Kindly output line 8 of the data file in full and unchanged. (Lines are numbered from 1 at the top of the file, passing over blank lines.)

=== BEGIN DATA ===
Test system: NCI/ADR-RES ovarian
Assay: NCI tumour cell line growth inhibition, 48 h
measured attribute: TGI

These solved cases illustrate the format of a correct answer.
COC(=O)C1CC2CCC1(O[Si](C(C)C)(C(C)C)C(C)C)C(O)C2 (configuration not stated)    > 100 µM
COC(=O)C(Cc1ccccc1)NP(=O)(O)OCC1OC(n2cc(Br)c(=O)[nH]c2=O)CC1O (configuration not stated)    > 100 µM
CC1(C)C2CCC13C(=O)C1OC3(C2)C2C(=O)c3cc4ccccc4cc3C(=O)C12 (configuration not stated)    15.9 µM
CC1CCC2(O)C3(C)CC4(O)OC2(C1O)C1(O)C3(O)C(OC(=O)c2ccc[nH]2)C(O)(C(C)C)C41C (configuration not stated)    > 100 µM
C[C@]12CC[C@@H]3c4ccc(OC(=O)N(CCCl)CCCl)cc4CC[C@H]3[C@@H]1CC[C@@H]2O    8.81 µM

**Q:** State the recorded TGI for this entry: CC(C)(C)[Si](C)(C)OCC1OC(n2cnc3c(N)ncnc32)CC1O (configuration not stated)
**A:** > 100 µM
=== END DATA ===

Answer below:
CC1CCC2(O)C3(C)CC4(O)OC2(C1O)C1(O)C3(O)C(OC(=O)c2ccc[nH]2)C(O)(C(C)C)C41C (configuration not stated)    > 100 µM